Which way for Obama?

His approval jumped after he adopted a feistier populist tone last fall. So Third Way centrists want him to stop it VIDEO

Topics: 2012 Elections, ,

Which way for Obama? (Credit: Reuters/Kevin Lamarque)

In the last few months President Obama’s approval rating has steadily climbed, while he’s maintained a reliable if small lead over Republican Mitt Romney. Notwithstanding today’s Gallup daily tracking poll; daily tracking polls are meaningless. In the CNN poll also released Monday, he leads Romney 52-43 percent.

The question no one can answer definitively is why Obama’s fortunes improved after his miserable summer. Now that the race is a one-on-one contest, the debate over that question will intensify.

I’m of the oft-stated opinion that the president’s feistier populist rhetoric has driven his improved standing in the polls (more on why I think that shortly). But along comes the New York Times’ Bill Keller, with almost no data, to tell me I’m wrong. Keller insists Obama is turning off independents by being what he calls “a plutocrat-bashing firebrand” and pushing “Robin Hood” politics like the Buffett Rule. The source for Keller’s certainty? A recent poll by Third Way, a group that exists expressly to pull the Democratic Party to the right.

Third Way’s much-hyped poll warned Obama against his newfound passion for “fairness,” and particularly the issue of income inequality, suggesting that independent voters in swing states are put off by it. Those “swing independents,” Third Way says, prefer a message of “opportunity” to one that highlights income inequality. If you’re like me, you’ll say there’s no conflict, since Obama often makes the case that reducing income inequality creates more opportunity, for everyone. But Third Way insists, with no evidence that I can see, that the fairness message is just a big downer and will overpower the “opportunity” messaging if they’re combined. They also make a big deal of swing independents’ concerns about the budget deficit, even though the group’s “number one priority,” in Third Way’s own words, is “economic growth and jobs.” (Other than that, it’s a great poll.)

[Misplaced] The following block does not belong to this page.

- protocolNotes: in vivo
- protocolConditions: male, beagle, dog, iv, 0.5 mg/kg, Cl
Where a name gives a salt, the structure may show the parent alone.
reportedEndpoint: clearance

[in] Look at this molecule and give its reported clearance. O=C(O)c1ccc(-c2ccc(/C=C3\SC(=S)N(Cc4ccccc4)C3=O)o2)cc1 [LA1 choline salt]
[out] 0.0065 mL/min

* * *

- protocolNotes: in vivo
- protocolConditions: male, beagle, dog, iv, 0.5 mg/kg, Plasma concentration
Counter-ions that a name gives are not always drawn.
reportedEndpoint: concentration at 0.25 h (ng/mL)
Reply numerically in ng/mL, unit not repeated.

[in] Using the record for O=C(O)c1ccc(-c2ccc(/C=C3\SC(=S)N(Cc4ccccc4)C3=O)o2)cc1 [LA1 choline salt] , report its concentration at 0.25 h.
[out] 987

There are many ways to take apart Third Way’s results: Mike Lux and Jonathan Chait did a terrific job. Lux challenged its methodology, suggesting that the poll undersampled both seniors and working-class voters, two important swing groups who, in other surveys, seem much more open to a populist message.



Chait pointed to the way the group appears to have crafted their questions to get the answers they wanted – that’s why advocacy polls are so rarely cited — with bland nostrums about fairness, opportunity and deficits. A recent Greenberg Quinlan poll on similar issues, using very concrete language, found that roughly three-quarters of those polled backed a feisty fairness message. Chait notes:

  • Eighty-one percent of those surveyed agreed that “[r]egular people work harder and harder for less and less, while Wall Street CEOs enjoy bigger bonuses than ever.”
  • Seventy-five percent agreed that “[o]ur economy works for Wall Street CEOs but not for the middle class. America isn’t supposed to only work for the top 1 percent.”
  • Seventy-two percent agreed that “right now, 99 percent of Americans only see the rich getting richer and everyone else getting crushed. And they’re right.”

But Bill Keller ignores all that and uses the Third Way poll anyway to warn Obama against too much populism. As Greg Sargent pointed out, Keller even ignored his own paper’s polling on the way to his dubious conclusion: 55 percent of independents said investment income should be taxed the same as employment income in a recent CBS/New York Times poll, and 58 percent of independents say rich people don’t pay their fair share. Last week’s Washington Post poll revealed that a majority thinks unfairness in our economy is a bigger concern than “overregulation,” by a 57-32 margin.  (Other than that, Keller’s column was great.)